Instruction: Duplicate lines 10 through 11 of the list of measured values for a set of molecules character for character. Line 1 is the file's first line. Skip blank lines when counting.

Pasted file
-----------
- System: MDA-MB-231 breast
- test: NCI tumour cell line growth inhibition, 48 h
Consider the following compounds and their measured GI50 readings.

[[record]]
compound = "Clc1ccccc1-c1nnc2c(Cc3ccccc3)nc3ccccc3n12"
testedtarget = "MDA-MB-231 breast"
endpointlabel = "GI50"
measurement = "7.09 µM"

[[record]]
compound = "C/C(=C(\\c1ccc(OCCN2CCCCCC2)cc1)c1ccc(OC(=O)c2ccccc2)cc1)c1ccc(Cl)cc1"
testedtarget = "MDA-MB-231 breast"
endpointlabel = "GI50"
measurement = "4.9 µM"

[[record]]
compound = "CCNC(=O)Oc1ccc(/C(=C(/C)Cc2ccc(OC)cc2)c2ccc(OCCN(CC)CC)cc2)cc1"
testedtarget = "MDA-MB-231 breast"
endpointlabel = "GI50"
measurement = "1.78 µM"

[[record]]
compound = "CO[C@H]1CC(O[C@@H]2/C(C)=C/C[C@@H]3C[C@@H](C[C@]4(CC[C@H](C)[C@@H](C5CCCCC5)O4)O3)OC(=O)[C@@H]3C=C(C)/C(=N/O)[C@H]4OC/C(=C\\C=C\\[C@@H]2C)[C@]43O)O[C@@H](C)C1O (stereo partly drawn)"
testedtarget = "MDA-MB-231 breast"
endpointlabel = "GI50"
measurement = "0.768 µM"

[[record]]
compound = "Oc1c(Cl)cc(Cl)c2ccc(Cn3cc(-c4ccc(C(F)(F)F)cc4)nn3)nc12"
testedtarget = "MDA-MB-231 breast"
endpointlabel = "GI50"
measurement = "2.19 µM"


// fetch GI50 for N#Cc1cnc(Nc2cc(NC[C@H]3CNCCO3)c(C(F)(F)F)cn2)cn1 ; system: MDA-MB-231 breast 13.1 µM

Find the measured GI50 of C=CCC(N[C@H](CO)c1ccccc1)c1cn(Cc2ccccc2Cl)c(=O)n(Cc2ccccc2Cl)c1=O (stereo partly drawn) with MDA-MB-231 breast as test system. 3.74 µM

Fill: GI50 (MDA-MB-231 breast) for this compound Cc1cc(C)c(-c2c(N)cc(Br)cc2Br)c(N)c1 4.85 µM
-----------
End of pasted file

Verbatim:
compound = "C/C(=C(\\c1ccc(OCCN2CCCCCC2)cc1)c1ccc(OC(=O)c2ccccc2)cc1)c1ccc(Cl)cc1"
testedtarget = "MDA-MB-231 breast"